This book has taken a long time to get to press, but I’m delighted that it will be in the stores by Christmas. Much more important is that I am confident that it will be read for years to come. Our goal was not modest: we set out to replace Reyner Banham’s Los Angeles. The Architecture of Four Ecologies as the key text for understanding the city urbanistically. Looking at the finished product, I can’t help but think that we accomplished this goal. I wouldn’t say this if I didn’t feel this was true. 

Unlike Banham, who wrote in a simpler time, I realized that a project of this scope needed to have not one author but many, guided by an overall organizing framework. Thus, I commissioned some of the most intelligent observers of the city to write about areas in which they specialized. The process of editing these texts and collecting images wasn’t easy. Unlike some editors, who merely collect disparate pieces together and then put their name on the project, I wanted these pieces to read as if they were part of one book. Authors retained their voices, but I set out to give the book an overall sense of coherency. At times, the texts were a sea of red pen. Similarly, we worked to give the book a stylistic coherence by choosing images carefully and, when needed, I would go out and shoot my own images. The Netlab also provided every chapter with carefully rendered maps, again seeking coherency between the essays. 

Where Banham saw ecology as the basis of his understanding of Los Angeles, I sensed that the key to understanding the city (or indeed, any other city today…for unlike Banham’s effort, this book is as much about any city as it is about Los Angeles) is infrastructure.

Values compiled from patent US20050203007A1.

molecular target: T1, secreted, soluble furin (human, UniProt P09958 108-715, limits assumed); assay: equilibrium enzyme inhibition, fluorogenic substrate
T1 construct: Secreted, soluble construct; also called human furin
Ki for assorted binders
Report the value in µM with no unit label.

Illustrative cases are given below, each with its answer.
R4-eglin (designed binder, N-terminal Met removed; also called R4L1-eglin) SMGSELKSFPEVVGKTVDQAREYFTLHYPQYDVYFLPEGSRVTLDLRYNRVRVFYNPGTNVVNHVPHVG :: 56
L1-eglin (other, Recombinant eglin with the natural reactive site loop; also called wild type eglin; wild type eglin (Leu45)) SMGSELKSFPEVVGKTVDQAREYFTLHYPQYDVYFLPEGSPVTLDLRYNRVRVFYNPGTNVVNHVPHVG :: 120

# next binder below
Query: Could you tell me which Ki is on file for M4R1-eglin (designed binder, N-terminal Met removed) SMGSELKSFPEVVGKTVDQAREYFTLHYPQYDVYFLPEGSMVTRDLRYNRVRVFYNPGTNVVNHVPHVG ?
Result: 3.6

Modern architecture was obsessed with infrastructure. It served as the basis upon which modernism could realize its plans. The greatest American example of a modern city served by infrastructure, Los Angeles is an ideal case study. Today however, Los Angeles is in perpetual crisis. Infrastructure has ceased to support architecture’s plans for the city. Instead, it subordinates architecture to its own purposes. The city we uncovered is a series of networked ecologies, complex interlinked hybrid systems composed of natural, artificial, and social elements, capable of feedback not only within themselves but between each other.

We hope you will take a look. 

Please click on the image below to launch a slideshow of selected pages from the book.

 Book Cover image #1 image #1 image #2 image #3

image #2 image #3

 

image #2 image #3

 

image #2 image #3

 

image #2 image #3

 

4 thoughts on “the infrastructural city

  1. pun?
    You seem as smart as you say you are so I am guessing that this is a pun … or something to that effect:

    “At times, the texts were a see of red pen.”

    1.  Thanks for pointing out my

       Thanks for pointing out my mistake. Corrected! This is what I get for trying to squeeze in a post while my kids run around, distracting me.